OnlyFans says it wants to help sex workers, but its terms say something else

Late last week OnlyFans announced that it would no longer allow sexually explicit content on its website, citing pressure from its banking and payment partners as the reason for the move.

The fallout from this announcement has been immense as OnlyFans was built to the heights it now occupies on the backs of creators who sold sexually explicit content.

At the weekend, OnlyFans published a statement to Twitter which read: “Dear Sex Workers, The OnlyFans community would not be what it is today without you. The policy change was necessary to secure banking and payment services to support you. We are working around the clock to come up with solutions.”

As you might imagine, this statement wasn’t well received.

“You allowed the news to know before us, then lied and said it’s all rumours and threw it back in our face with the new terms of service,” wrote one user.

“So instead of dropping Visa/MC you chose to drop us, the people who built your platform. You NEVER promoted us, only random fitness instructors and celebrities. WE brought the traffic. And you kicked us to the curb instead of standing up for us against the payment services,” another user wrote.

Taking a look at the OnlyFans terms of service reveals that, while the platform says it wants to help sex workers, it’s making it incredibly hard for them to occupy the platform.

In the older terms of service under it’s acceptable use policy, OnlyFans doesn’t state that sexually explicit content is banned. While there are cautions against posting content that includes firearms, abuse, extreme sexual abuse and the sale of sexual encounters, the rules were what many might describe as acceptable as regards a mainstream platform for sexually explicit content.

Now the acceptable use policy reads as such:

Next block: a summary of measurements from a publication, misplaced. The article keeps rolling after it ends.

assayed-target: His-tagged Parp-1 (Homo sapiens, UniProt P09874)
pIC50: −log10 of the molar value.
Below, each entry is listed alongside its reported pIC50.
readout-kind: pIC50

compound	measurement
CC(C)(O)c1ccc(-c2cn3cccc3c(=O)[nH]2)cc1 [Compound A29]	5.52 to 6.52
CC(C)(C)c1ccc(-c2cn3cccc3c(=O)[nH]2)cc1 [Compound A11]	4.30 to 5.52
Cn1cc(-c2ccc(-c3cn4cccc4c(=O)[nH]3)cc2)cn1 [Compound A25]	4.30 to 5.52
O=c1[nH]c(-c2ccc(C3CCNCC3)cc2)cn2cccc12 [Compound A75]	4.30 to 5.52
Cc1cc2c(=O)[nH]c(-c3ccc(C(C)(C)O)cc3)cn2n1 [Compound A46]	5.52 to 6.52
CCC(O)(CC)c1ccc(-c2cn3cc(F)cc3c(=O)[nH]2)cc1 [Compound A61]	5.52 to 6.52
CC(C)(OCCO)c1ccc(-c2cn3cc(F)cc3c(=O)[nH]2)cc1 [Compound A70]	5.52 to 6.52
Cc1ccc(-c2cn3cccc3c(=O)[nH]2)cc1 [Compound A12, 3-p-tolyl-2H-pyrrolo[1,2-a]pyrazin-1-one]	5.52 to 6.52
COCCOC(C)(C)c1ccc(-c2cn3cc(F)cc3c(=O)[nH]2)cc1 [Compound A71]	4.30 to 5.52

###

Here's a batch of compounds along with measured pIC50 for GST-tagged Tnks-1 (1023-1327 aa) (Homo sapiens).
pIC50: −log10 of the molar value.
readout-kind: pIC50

Do not upload, post, display, or publish Content on OnlyFans that shows, promotes, advertises or refers to ‘sexually explicit conduct’, which means:

actual or simulated sexual intercourse, including genital-genital, oral-genital, anal-genital, or oral-anal, between persons of any sex;

actual or simulated masturbation;

any exhibition of the anus or genitals of any person which is extreme or offensive;

actual or simulated material depicting bodily fluids commonly secreted during sexual conduct;

“All existing Content that shows, promotes, advertises or refers to ‘sexually explicit conduct’ must be removed before December 1, 2021, or by any other date which we communicate to Users,” OnlyFans adds.

While OnlyFans says it is working on a solution for the sex workers who made its platform what it is today, it’s terms of service tell a very different story and, unless OnlyFans plans to create a website purely for adult content with its own, independent terms of service, we aren’t sure creators will stick around.

Even if it does that though, a report from the BBC, released shortly before OnlyFans announced the sexual content ban gives us pause. In that report it is alleged that OnlyFans doesn’t act as quickly as it ought to when content which violates its terms of service is discovered.

As we discussed in last week’s Africast, this mess is OnlyFans’ own doing and it is unfortunate that those who have carved out a living for themselves now have to suffer because of the platform’s alleged inability to police itself.

While OnlyFans has spent a long time trying to shed its reputation as a source for adult content, whether the platform will enjoy the same revenue from the likes of instructors and influencers as it did from sex workers is unclear, but we’re doubtful.


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